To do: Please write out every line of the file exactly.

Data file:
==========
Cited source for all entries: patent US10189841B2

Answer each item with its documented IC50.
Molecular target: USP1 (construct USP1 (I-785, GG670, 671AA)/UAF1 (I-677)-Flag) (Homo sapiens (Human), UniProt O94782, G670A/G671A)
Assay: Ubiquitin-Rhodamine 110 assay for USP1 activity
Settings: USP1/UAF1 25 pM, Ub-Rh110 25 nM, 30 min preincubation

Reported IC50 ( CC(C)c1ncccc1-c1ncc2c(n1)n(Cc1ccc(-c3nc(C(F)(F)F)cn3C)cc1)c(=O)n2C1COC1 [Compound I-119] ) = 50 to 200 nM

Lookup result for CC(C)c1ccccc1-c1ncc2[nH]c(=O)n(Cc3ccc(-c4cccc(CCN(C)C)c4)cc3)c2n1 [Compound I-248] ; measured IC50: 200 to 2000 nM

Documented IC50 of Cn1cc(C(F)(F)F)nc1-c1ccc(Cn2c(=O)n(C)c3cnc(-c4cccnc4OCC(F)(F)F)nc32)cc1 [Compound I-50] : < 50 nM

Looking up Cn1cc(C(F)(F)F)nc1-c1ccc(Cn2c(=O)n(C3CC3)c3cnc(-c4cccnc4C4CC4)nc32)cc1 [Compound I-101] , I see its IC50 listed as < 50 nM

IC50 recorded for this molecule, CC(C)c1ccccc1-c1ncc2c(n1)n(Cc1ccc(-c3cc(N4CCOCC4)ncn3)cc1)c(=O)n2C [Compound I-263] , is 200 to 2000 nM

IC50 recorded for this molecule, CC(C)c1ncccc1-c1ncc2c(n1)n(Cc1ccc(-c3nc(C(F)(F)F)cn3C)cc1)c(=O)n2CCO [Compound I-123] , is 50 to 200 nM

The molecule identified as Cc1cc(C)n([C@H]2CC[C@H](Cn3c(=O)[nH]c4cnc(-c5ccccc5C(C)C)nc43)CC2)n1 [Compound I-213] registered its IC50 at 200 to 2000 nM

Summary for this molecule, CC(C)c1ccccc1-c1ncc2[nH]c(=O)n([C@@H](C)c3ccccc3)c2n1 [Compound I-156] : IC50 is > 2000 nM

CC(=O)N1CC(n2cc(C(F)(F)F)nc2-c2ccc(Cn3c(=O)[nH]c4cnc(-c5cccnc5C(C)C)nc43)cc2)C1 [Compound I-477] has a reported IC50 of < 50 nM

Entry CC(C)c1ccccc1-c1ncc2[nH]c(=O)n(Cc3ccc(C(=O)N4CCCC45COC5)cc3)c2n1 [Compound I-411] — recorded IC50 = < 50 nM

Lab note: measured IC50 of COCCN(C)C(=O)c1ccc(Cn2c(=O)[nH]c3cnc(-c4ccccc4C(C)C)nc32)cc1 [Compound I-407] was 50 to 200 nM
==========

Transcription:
Cited source for all entries: patent US10189841B2

Answer each item with its documented IC50.
Molecular target: USP1 (construct USP1 (I-785, GG670, 671AA)/UAF1 (I-677)-Flag) (Homo sapiens (Human), UniProt O94782, G670A/G671A)
Assay: Ubiquitin-Rhodamine 110 assay for USP1 activity
Settings: USP1/UAF1 25 pM, Ub-Rh110 25 nM, 30 min preincubation

Reported IC50 ( CC(C)c1ncccc1-c1ncc2c(n1)n(Cc1ccc(-c3nc(C(F)(F)F)cn3C)cc1)c(=O)n2C1COC1 [Compound I-119] ) = 50 to 200 nM

Lookup result for CC(C)c1ccccc1-c1ncc2[nH]c(=O)n(Cc3ccc(-c4cccc(CCN(C)C)c4)cc3)c2n1 [Compound I-248] ; measured IC50: 200 to 2000 nM

Documented IC50 of Cn1cc(C(F)(F)F)nc1-c1ccc(Cn2c(=O)n(C)c3cnc(-c4cccnc4OCC(F)(F)F)nc32)cc1 [Compound I-50] : < 50 nM

Looking up Cn1cc(C(F)(F)F)nc1-c1ccc(Cn2c(=O)n(C3CC3)c3cnc(-c4cccnc4C4CC4)nc32)cc1 [Compound I-101] , I see its IC50 listed as < 50 nM

IC50 recorded for this molecule, CC(C)c1ccccc1-c1ncc2c(n1)n(Cc1ccc(-c3cc(N4CCOCC4)ncn3)cc1)c(=O)n2C [Compound I-263] , is 200 to 2000 nM

IC50 recorded for this molecule, CC(C)c1ncccc1-c1ncc2c(n1)n(Cc1ccc(-c3nc(C(F)(F)F)cn3C)cc1)c(=O)n2CCO [Compound I-123] , is 50 to 200 nM

The molecule identified as Cc1cc(C)n([C@H]2CC[C@H](Cn3c(=O)[nH]c4cnc(-c5ccccc5C(C)C)nc43)CC2)n1 [Compound I-213] registered its IC50 at 200 to 2000 nM

Summary for this molecule, CC(C)c1ccccc1-c1ncc2[nH]c(=O)n([C@@H](C)c3ccccc3)c2n1 [Compound I-156] : IC50 is > 2000 nM

CC(=O)N1CC(n2cc(C(F)(F)F)nc2-c2ccc(Cn3c(=O)[nH]c4cnc(-c5cccnc5C(C)C)nc43)cc2)C1 [Compound I-477] has a reported IC50 of < 50 nM

Entry CC(C)c1ccccc1-c1ncc2[nH]c(=O)n(Cc3ccc(C(=O)N4CCCC45COC5)cc3)c2n1 [Compound I-411] — recorded IC50 = < 50 nM

Lab note: measured IC50 of COCCN(C)C(=O)c1ccc(Cn2c(=O)[nH]c3cnc(-c4ccccc4C(C)C)nc32)cc1 [Compound I-407] was 50 to 200 nM